House Democrats push to include primary care workers in coronavirus relief package

House Democrats push to include primary care workers in coronavirus relief package
© Greg Nash

Democratic Reps. Joaquin CastroJoaquin Castro This week: Congress set for bipartisan coronavirus talks as clock ticks Sherman joins race for House Foreign Affairs gavel Castro launches bid for House Foreign Affairs gavel MORE (Texas) and Deb HaalandDebra HaalandMichelle Obama wishes Barack a happy birthday: 'My favorite guy' One way we can honor John Lewis' legacy: Amend the 13th Amendment Native American lawmaker: 'Redskins' name change 'should have been made a long time ago' MORE (N.M.) led more than 30 of their colleagues in asking House leadership to broaden the definition of essential workers in the next relief package and guarantee them paid sick leave and affordable child care, among other benefits. 

The proposal would include family care and child care providers, who often lack traditional employment status. 

“The first three COVID-19 relief bills largely overlooked the needs of caregivers and those whose care needs may be best served in their homes,” the lawmakers wrote in a letter addressed to Speaker Nancy PelosiNancy PelosiCoronavirus talks on life support as parties dig in, pass blame On The Money: Pessimism grows as coronavirus talks go down to the wire | Jobs report poised to light fire under COVID-19 talks | Tax preparers warn unemployment recipients could owe IRS Top Democrats say postmaster confirmed changes to mail service amid delays MORE (D-Calif.) and House Minority Leader Kevin McCarthyKevin Owen McCarthyJudge throws out House GOP lawsuit over proxy voting Republicans fear disaster in November Gaetz set to endorse primary opponent of fellow Florida GOP lawmaker MORE (R-Calif.).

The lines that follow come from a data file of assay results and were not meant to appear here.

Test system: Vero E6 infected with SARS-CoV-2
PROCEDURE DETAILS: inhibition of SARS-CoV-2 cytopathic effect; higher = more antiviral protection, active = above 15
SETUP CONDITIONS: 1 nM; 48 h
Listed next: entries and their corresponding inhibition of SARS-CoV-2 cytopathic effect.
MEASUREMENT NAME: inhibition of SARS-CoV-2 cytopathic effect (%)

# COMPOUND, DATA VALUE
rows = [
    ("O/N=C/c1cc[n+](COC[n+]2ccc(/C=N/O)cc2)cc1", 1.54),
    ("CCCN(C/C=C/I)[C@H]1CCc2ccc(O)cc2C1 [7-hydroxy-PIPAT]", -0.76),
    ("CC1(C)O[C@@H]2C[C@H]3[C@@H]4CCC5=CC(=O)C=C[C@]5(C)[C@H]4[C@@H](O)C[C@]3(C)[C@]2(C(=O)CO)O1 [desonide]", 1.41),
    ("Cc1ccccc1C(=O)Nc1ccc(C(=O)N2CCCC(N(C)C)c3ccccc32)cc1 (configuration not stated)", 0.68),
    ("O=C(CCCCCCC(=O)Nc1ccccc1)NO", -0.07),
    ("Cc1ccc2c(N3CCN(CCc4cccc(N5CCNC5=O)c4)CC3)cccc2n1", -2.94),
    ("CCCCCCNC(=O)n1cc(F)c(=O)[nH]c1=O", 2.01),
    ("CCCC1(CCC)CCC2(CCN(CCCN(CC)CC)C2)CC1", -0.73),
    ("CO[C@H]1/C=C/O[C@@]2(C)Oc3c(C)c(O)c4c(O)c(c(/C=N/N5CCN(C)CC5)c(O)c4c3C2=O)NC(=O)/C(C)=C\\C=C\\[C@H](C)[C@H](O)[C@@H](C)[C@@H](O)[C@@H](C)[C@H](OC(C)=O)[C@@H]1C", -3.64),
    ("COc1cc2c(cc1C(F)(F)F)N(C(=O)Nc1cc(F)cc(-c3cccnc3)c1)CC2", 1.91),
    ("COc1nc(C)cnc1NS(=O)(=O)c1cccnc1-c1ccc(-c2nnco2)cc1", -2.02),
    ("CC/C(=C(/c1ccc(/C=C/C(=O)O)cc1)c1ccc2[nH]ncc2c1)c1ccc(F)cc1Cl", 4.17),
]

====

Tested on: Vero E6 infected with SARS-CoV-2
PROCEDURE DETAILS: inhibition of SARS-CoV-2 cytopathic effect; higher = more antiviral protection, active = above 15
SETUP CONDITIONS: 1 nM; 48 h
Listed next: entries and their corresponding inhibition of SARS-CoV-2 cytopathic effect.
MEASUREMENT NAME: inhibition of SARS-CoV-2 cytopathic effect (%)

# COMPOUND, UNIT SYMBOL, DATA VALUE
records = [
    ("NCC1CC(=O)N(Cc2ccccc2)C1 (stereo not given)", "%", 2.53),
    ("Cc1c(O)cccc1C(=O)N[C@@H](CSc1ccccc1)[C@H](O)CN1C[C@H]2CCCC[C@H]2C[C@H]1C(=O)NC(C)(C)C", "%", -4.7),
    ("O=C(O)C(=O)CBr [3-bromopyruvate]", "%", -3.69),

The lawmakers suggest the government develop “one-stop web portal and app” for essential workers to access information, find resources, assess eligibility for programs and apply for benefits.

They cite concern for family caregivers and child care workers who are not mentioned in the previous relief bills, and according to them, more than 52 million people in the U.S. are caregivers. Of those, 33 million are unpaid primary family caregivers of seniors and people with disabilities.

“The frontlines of this crisis start at home and will remain there as we fight this pandemic for the long haul,” Castro said in a statement. “The gross inequality of our health care and childcare systems is starker than ever, and that includes a complete lack of support for our nation’s caregivers.”

The timing of the next relief package, known as the CARES 2 Act, is expected to include hundreds of billions of dollars more to help workers, businesses and families weather the crisis. Pelosi said Thursday that Democrats will push to include $1 trillion in aid for states as well.